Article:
Sloan announced his candidacy for the 2020 Conservative Party of Canada leadership election on January 22, 2020.[16] On January 27, Sloan made national headlines after tweeting in response to fellow leadership candidate Richard Décarie his belief that being gay is a choice.[17] During an interview on the CTV Power Panel Sloan went on to elaborate that he felt that the science of whether sexual orientation is a choice is unclear.[3] Sloan's comments were criticized by his former election campaign manager, Eric Lorenzen.[3]

A self-identified social conservative, Sloan attracted controversy for the policy positions he endorsed throughout the leadership race.[18] Sloan stated that were he elected leader he would permit Conservative MPs to reopen the debate on abortion or introduce private members’ bills aimed at overturning same-sex marriage.[18] He also voiced opposition to Bill C-16, which protects people from discrimination on the basis of gender identity.[19] He also vowed to vote against a federal ban on the pseudoscientific practice of conversion therapy, arguing that parents should be able to make children identify with the body they are born with.[20] Sloan has been widely criticized in the media and even within the Conservative Party for these views.[21][3][22]

On February 6, 2020, members of the Mohawks of the Bay of Quinte blockaded the Canadian National Railway north of Tyendinaga, in support the Wetʼsuwetʼen hereditary chiefs' opposition to the Coastal GasLink Pipeline within Sloan's riding of Hastings—Lennox and Addington.[23] Sloan spoke publicly about the blockade for the first time on February 18, stating the Liberal government should have responded faster to the protests.[23] Three days later, Sloan characterized the protesters as "radical extremists" and called on the Ontario Provincial Police to enforce an injunction to remove the blockade.[24]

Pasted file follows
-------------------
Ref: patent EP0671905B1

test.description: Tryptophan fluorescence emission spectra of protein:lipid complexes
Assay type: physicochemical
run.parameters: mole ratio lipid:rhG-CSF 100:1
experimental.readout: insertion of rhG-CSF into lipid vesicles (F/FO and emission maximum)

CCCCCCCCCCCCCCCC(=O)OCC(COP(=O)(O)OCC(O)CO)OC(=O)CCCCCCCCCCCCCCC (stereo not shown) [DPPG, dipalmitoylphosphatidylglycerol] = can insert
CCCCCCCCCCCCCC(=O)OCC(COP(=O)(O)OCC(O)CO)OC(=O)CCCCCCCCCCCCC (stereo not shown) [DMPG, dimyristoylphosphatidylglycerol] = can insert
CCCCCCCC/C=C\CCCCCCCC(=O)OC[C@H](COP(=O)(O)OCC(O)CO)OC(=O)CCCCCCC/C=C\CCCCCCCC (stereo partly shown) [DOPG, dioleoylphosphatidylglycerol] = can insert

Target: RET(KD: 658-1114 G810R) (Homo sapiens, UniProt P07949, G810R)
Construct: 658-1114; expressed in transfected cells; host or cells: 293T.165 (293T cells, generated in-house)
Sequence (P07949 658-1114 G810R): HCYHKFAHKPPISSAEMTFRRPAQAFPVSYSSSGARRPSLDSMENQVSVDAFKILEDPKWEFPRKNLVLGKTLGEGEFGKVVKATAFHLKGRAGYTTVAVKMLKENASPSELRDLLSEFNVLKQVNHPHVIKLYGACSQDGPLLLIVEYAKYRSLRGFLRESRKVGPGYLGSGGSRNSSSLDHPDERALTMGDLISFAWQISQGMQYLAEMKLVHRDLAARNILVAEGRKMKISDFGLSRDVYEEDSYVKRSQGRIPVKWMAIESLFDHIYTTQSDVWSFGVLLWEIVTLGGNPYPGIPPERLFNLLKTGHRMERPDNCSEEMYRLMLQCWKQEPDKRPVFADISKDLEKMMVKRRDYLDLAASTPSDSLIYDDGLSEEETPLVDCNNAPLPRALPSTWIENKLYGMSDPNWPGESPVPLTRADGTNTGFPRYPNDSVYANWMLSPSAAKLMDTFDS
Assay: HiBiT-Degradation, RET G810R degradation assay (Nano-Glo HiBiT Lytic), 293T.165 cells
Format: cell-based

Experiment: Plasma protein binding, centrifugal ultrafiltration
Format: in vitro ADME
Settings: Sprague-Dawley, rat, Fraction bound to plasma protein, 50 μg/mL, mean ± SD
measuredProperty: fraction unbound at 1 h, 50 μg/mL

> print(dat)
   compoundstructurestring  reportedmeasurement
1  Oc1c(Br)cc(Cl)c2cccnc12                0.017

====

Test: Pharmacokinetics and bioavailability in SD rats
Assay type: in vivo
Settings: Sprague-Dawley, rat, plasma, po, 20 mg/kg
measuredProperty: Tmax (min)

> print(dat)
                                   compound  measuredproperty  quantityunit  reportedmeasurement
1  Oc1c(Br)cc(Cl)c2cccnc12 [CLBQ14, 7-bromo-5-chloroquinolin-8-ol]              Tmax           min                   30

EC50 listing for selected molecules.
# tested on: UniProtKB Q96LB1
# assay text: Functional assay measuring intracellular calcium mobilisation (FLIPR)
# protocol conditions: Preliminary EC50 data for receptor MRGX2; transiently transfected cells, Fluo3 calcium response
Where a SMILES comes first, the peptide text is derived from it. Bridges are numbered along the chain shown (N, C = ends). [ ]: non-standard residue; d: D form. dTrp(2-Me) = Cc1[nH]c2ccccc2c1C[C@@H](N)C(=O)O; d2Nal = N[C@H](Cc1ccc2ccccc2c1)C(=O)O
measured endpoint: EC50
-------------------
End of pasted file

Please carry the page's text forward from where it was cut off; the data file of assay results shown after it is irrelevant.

On April 21, 2020, Sloan tweeted a video in which he asked whether Canada's Chief Medical Officer Theresa Tam worked "for Canada or for China?"[25] Sloan's comments singled out Theresa Tam, a Chinese Canadian, and were denounced as racist on social media;[25][4] Prime Minister Justin Trudeau called them intolerant, saying they had no place in Canada,[26] and several fellow Conservative MPs denounced them as personal attacks.[25] Conservative Party leader Andrew Scheer initially declined to comment on Sloan's remarks,[27] but stated that it was "inappropriate to question someone’s loyalty to their country" the following week.[28] The municipality of Hastings County condemned Sloan's remarks as "cruel and racist" and unrepresentative of the people of his riding, before calling on him to be expelled from the Conservative Party.[4] Sloan said the following day that he would not apologize, because "the idea people would think it was racist was not even on my mind. I would have said those statements about any public health officer that made those decisions in her spot."[29] The Chinese Canadian National Council (SJ) submitted a letter to the Conservative Party demanding that Sloan be expelled from the party's caucus and denied the opportunity to run for its leadership.[30] In an emergency session on April 29, 2020, Conservative MPs demanded Sloan apologize for his statements.[31] In a statement on April 29, Sloan said his comments were "rhetorical" but declined to retract them.[32]